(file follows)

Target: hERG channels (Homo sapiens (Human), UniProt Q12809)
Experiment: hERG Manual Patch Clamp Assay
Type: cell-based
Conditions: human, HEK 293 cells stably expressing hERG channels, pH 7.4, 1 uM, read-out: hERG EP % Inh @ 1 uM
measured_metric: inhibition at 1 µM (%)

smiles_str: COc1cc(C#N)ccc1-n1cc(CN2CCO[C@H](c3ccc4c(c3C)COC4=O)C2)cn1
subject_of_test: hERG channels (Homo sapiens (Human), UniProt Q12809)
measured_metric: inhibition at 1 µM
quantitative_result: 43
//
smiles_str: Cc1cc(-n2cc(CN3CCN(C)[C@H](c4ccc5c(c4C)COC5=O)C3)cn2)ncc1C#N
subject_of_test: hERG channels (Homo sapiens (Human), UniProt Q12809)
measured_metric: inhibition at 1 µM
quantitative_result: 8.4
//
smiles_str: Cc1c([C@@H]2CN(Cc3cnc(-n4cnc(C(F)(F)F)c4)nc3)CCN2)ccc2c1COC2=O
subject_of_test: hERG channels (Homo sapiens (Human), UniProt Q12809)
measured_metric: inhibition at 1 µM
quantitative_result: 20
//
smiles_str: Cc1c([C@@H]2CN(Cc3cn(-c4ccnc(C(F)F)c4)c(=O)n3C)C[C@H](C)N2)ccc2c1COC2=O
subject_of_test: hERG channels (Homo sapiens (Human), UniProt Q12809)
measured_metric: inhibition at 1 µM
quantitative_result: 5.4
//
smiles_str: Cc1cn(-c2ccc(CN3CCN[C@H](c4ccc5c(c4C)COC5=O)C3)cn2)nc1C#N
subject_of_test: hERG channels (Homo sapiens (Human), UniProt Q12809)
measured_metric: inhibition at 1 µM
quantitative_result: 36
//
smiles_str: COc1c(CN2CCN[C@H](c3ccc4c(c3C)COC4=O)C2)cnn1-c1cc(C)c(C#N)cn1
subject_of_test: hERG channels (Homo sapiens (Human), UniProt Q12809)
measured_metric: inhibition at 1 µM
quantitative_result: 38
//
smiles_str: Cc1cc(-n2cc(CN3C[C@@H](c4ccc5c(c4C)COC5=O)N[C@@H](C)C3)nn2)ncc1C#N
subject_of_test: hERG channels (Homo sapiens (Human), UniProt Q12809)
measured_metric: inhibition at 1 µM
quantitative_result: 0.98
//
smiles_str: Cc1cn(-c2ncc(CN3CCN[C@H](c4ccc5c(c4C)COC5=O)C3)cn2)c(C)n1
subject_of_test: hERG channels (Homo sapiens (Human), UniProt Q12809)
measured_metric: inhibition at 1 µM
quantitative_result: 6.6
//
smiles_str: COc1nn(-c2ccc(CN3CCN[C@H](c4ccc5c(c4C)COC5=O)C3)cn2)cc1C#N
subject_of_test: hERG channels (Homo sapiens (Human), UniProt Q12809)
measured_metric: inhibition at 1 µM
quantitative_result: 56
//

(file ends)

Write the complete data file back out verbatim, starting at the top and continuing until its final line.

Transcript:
Target: hERG channels (Homo sapiens (Human), UniProt Q12809)
Experiment: hERG Manual Patch Clamp Assay
Type: cell-based
Conditions: human, HEK 293 cells stably expressing hERG channels, pH 7.4, 1 uM, read-out: hERG EP % Inh @ 1 uM
measured_metric: inhibition at 1 µM (%)

smiles_str: COc1cc(C#N)ccc1-n1cc(CN2CCO[C@H](c3ccc4c(c3C)COC4=O)C2)cn1
subject_of_test: hERG channels (Homo sapiens (Human), UniProt Q12809)
measured_metric: inhibition at 1 µM
quantitative_result: 43
//
smiles_str: Cc1cc(-n2cc(CN3CCN(C)[C@H](c4ccc5c(c4C)COC5=O)C3)cn2)ncc1C#N
subject_of_test: hERG channels (Homo sapiens (Human), UniProt Q12809)
measured_metric: inhibition at 1 µM
quantitative_result: 8.4
//
smiles_str: Cc1c([C@@H]2CN(Cc3cnc(-n4cnc(C(F)(F)F)c4)nc3)CCN2)ccc2c1COC2=O
subject_of_test: hERG channels (Homo sapiens (Human), UniProt Q12809)
measured_metric: inhibition at 1 µM
quantitative_result: 20
//
smiles_str: Cc1c([C@@H]2CN(Cc3cn(-c4ccnc(C(F)F)c4)c(=O)n3C)C[C@H](C)N2)ccc2c1COC2=O
subject_of_test: hERG channels (Homo sapiens (Human), UniProt Q12809)
measured_metric: inhibition at 1 µM
quantitative_result: 5.4
//
smiles_str: Cc1cn(-c2ccc(CN3CCN[C@H](c4ccc5c(c4C)COC5=O)C3)cn2)nc1C#N
subject_of_test: hERG channels (Homo sapiens (Human), UniProt Q12809)
measured_metric: inhibition at 1 µM
quantitative_result: 36
//
smiles_str: COc1c(CN2CCN[C@H](c3ccc4c(c3C)COC4=O)C2)cnn1-c1cc(C)c(C#N)cn1
subject_of_test: hERG channels (Homo sapiens (Human), UniProt Q12809)
measured_metric: inhibition at 1 µM
quantitative_result: 38
//
smiles_str: Cc1cc(-n2cc(CN3C[C@@H](c4ccc5c(c4C)COC5=O)N[C@@H](C)C3)nn2)ncc1C#N
subject_of_test: hERG channels (Homo sapiens (Human), UniProt Q12809)
measured_metric: inhibition at 1 µM
quantitative_result: 0.98
//
smiles_str: Cc1cn(-c2ncc(CN3CCN[C@H](c4ccc5c(c4C)COC5=O)C3)cn2)c(C)n1
subject_of_test: hERG channels (Homo sapiens (Human), UniProt Q12809)
measured_metric: inhibition at 1 µM
quantitative_result: 6.6
//
smiles_str: COc1nn(-c2ccc(CN3CCN[C@H](c4ccc5c(c4C)COC5=O)C3)cn2)cc1C#N
subject_of_test: hERG channels (Homo sapiens (Human), UniProt Q12809)
measured_metric: inhibition at 1 µM
quantitative_result: 56
//